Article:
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In JoVE (1)
Other Publications (2)
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Articles by Seanna M. Martin in JoVE
Dois fótons axotomia e lapso de tempo de imagem confocal em embriões de peixe-zebra ao vivo
Georgeann S. O'Brien1, Sandra Rieger1, Seanna M. Martin1, Ann M. Cavanaugh1, Carlos Portera-Cailliau2, Alvaro Sagasti1
1Department of Molecular Cell and Developmental Biology, University of California, Los Angeles, 2Departments of Neurology and Neurobiology, University of California, Los Angeles
Aqui nós descrevemos um método para a montagem de embriões zebrafish de longo prazo de imagem, de dois fótons de imagem e tecidos de danos técnicas e lapso de tempo de imagem confocal.
Other articles by Seanna M. Martin on PubMed
Developmentally Regulated Impediments to Skin Reinnervation by Injured Peripheral Sensory Axon Terminals
Current Biology : CB. Dec, 2009 | Pubmed ID: 19962310
The structural plasticity of neurites in the central nervous system (CNS) diminishes dramatically after initial development, but the peripheral nervous system (PNS) retains substantial plasticity into adulthood. Nevertheless, functional reinnervation by injured peripheral sensory neurons is often incomplete [1-6]. To investigate the developmental control of skin reinnervation, we imaged the regeneration of trigeminal sensory axon terminals in live zebrafish larvae following laser axotomy. When axons were injured during early stages of outgrowth, regenerating and uninjured axons grew into denervated skin and competed with one another for territory. At later stages, after the establishment of peripheral arbor territories, the ability of uninjured neighbors to sprout diminished severely, and although injured axons reinitiated growth, they were repelled by denervated skin. Regenerating axons were repelled specifically by their former territories, suggesting that local inhibitory factors persist in these regions. Antagonizing the function of several members of the Nogo receptor (NgR)/RhoA pathway improved the capacity of injured axons to grow into denervated skin. Thus, as in the CNS, impediments to reinnervation in the PNS arise after initial establishment of axon arbor structure.
Wallerian Degeneration of Zebrafish Trigeminal Axons in the Skin is Required for Regeneration and Developmental Pruning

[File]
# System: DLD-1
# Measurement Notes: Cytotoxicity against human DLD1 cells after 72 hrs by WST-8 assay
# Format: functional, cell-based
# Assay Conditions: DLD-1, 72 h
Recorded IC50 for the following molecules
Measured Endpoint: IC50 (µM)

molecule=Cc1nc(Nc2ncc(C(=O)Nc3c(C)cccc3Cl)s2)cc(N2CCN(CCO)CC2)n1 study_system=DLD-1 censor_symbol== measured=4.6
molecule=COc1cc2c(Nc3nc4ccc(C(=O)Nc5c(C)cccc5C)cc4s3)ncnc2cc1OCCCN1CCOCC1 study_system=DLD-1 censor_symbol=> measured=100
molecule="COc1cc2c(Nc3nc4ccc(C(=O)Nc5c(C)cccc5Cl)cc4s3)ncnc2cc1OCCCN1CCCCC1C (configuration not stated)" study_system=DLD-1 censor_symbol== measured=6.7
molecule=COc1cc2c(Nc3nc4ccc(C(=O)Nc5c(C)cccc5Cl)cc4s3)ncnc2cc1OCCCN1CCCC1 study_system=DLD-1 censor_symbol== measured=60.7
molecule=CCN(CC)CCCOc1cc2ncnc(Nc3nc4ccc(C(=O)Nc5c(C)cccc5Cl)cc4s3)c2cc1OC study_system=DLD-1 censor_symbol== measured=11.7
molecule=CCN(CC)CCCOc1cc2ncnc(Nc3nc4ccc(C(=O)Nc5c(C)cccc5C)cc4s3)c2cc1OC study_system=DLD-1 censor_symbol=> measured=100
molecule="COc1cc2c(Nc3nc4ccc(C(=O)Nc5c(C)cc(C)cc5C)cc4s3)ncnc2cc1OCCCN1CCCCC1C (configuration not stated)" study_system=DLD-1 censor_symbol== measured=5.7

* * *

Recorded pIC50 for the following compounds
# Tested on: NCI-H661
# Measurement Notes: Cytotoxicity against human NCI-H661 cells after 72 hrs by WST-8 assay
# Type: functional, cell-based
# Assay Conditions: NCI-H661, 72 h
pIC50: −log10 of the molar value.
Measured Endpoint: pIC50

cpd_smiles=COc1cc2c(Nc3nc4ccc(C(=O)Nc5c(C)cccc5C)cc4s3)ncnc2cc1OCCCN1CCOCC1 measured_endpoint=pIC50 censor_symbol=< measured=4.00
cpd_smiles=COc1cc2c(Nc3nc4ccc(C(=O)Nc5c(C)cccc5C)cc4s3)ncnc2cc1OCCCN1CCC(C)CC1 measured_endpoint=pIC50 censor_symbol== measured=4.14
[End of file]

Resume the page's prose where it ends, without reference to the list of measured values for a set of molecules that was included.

Development (Cambridge, England). Dec, 2010 | Pubmed ID: 21041367
Fragments of injured axons that detach from their cell body break down by the molecularly regulated process of Wallerian degeneration (WD). Although WD resembles local axon degeneration, a common mechanism for refining neuronal structure, several previously examined instances of developmental pruning were unaffected by WD pathways. We used laser axotomy and time-lapse confocal imaging to characterize and compare peripheral sensory axon WD and developmental pruning in live zebrafish larvae. Detached fragments of single injured axon arbors underwent three stereotyped phases of WD: a lag phase, a fragmentation phase and clearance. The lag phase was developmentally regulated, becoming shorter as embryos aged, while the length of the clearance phase increased with the amount of axon debris. Both cell-specific inhibition of ubiquitylation and overexpression of the Wallerian degeneration slow protein (Wld(S)) lengthened the lag phase dramatically, but neither affected fragmentation. Persistent Wld(S)-expressing axon fragments directly repelled regenerating axon branches of their parent arbor, similar to self-repulsion among sister branches of intact arbors. Expression of Wld(S) also disrupted naturally occurring local axon pruning and axon degeneration in spontaneously dying trigeminal neurons: although pieces of Wld(S)-expressing axons were pruned, and some Wld(S)-expressing cells still died during development, in both cases detached axon fragments failed to degenerate. We propose that spontaneously pruned fragments of peripheral sensory axons must be removed by a WD-like mechanism to permit efficient innervation of the epidermis.